Running Away from Me – Edward Lear on Corfu

One of my intended destinations when visiting Corfu last month was Lawrence Durrell’s White House at Kalami.  I never got there in the end, although I did catch a brief glimpse of it from a bus. The main reason I missed visiting it is because Corfu is full of wonderful places that invite you to linger, and the summer heat precludes you from doing anything outdoors in the late morning or afternoon when it’s better to visit indoor museums.  One of these is the The Corfu Museum of Asian Art in Corfu Town, housed in a large British Colonial building called the palace of  St. Michael and St. George. And here I discovered a treat I was not expecting: an exhibition of Edward Lear’s Ionian watercolours.

This year is the bicentenary of Lear’s birth and this is Corfu’s celebration of it.  Lear is mostly known for his limericks and nonsense rhymes but his main vocation was that of a landscape painter. He loved the Greek islands and painted many Corfiot scenes and landscapes.

Exhibition catalogue

I remember a teacher in my primary school reading us The Owl And The Pussycat and commenting on Lear’s impulse to travel.  ‘What was he running away from, I wonder?’ he mused.  ‘Who’d choose to be always on the move in strange, foreign places rather than return home to his own bed and a nice meal with his family every night?’

It was question I that fascinated me, because I’ve wanted to travel ever since I can remember.  I used to collect postcards was always cutting pictures out of travel brochures to paste in my scrapbook, usually surrounded by doodles of suitcases and airline tickets.

Edward Lear was born in Holloway to Jeremiah and Ann Lear in 1812. He was the twentieth of twenty one children.  Exhausted with child-bearing and looking after the ones that survived the mortality rate, Lear’s mother passed him on to his eldest sister, also called Ann.  The two of them moved into separate accommodation and Ann Junior became the young artist’s surrogate mother.  He never got over his parents’ rejection and developed severe body dismporphia that was to cripple him emotionally for the rest of his life. He never formed a loving bond with anyone, although he shared a home with his cook for a while, and Ann remained the main influence on him till her death.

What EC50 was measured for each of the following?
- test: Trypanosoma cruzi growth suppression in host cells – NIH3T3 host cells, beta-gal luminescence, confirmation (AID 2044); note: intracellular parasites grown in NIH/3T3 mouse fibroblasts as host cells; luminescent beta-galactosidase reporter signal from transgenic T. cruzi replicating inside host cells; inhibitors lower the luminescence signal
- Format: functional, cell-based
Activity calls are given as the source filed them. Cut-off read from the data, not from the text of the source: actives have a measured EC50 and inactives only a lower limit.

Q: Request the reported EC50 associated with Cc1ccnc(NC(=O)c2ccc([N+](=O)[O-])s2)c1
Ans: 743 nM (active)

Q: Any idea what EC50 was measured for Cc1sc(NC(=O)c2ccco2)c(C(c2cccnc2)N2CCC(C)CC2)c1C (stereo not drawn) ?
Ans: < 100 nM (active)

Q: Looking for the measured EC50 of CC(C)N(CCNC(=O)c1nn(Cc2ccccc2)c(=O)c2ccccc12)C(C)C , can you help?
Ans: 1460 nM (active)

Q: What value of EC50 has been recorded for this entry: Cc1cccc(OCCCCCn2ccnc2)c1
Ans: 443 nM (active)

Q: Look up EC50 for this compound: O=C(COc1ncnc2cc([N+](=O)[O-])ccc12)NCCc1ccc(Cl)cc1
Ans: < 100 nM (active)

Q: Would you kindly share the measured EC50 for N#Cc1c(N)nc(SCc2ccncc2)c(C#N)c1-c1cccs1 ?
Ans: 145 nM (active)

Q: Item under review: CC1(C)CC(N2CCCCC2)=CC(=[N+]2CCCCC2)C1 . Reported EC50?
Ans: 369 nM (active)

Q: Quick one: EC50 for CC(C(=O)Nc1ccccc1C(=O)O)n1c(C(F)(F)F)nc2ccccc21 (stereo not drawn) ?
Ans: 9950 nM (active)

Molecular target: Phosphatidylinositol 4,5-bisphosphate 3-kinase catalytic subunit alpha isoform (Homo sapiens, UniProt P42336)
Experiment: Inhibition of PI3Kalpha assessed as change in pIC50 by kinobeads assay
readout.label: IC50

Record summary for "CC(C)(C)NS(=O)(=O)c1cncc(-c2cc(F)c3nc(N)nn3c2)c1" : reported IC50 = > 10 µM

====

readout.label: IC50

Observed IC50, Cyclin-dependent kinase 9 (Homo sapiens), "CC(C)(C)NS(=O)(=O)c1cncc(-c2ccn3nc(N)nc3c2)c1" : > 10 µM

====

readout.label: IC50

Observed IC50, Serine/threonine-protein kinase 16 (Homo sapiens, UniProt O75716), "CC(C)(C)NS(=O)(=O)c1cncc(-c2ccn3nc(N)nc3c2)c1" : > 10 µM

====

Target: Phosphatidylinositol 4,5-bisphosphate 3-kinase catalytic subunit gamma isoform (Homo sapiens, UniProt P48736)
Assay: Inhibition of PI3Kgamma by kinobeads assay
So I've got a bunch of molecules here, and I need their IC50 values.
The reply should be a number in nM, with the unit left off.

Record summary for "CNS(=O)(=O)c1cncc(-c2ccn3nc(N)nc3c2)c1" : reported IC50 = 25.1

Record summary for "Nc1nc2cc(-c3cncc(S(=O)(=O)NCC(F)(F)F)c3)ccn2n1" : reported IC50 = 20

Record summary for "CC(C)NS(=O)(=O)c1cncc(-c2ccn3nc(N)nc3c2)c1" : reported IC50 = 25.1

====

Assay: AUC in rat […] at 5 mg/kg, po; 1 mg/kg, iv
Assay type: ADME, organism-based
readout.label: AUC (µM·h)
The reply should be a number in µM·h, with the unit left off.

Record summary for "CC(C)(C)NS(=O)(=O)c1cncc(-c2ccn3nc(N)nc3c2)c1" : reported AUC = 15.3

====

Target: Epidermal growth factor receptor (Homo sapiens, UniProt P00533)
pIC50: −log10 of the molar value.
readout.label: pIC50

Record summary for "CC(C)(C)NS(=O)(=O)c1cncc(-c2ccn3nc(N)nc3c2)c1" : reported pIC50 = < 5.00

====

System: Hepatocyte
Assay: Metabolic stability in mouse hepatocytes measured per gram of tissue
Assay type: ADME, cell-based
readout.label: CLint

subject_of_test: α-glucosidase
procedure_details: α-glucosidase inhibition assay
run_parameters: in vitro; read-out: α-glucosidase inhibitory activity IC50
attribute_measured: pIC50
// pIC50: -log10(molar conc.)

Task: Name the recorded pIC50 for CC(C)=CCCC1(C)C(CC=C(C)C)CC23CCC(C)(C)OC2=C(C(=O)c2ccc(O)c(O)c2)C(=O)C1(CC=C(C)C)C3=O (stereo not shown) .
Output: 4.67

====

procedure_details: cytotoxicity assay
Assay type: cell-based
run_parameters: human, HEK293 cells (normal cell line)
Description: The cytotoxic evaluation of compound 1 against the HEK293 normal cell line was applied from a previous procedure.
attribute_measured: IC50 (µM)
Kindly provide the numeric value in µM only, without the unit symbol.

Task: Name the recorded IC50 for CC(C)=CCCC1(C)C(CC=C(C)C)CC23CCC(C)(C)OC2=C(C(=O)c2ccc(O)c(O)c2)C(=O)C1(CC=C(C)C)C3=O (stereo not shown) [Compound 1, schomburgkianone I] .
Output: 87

To complicate matters Lear was a sickly child.  He suffered from asthma, bronchitis, depression and epilepsy, which in Victorian times was considered by many to be a sure sign of demonic possession.  No wonder the young Lear wanted to travel.  He needed to get away from the parents who had rejected him, and from a society that viewed him as an odd outsider.

Success with his art came early and this gave him the opportunity to set up shop as a topographical painter.  Travelling not only removed him from the frowns of a disapproving society but the warm climates he chose also reduced the number of epileptic fits he suffered.

Lear’s View of the citadel from the village of Ascenscion [now Analipsis]

He visited, lived and painted in many countries, including Greece, Italy, Albania, India, Sri Lanka and Egypt, finally settling in the Italian town of San Remo.  He learnt to send up his negative body image in his limericks, once referring to his large nose as a place where all the birds of the world had space to alight. He often introduced himself with ridiculours name, such as Mr Abebika kratoponoko Prizzikalo Kattefello Ablegorabalus Ableborinto phashyph” or “Chakonoton the Cozovex Dossi Fossi Sini Tomentilla Coronilla Polentilla Battledore & Shuttlecock Derry down Derry Dumps“.

Writing in his diary, he stated, ‘I hate life, unless I work ALWAYS.’  That line makes me wonder how many of us authors and illustrators feel like Lear to some extent?  Do we write to create alternative realities where our existence is more bearable, or exciting or even more controllable?  Do we need to suffer, to be outcasts of some sort, in order to create something beautiful, something that touches people?  I notice that Lawrence Durrell only stayed in the White House in Kalami for a few years. Then he was off to pastures new, looking for new experiences, new inspirations. I ask myself: do we need to keep searching for something elusive to be writers or artists?  Are our stories or pictures or sculptures the lucky by-products of an eternal search for some kind of meaning in our lives? I  wonder what sir from Year 4’s reply would be if he were still alive?

Palaiokastritsa in Lear’s time

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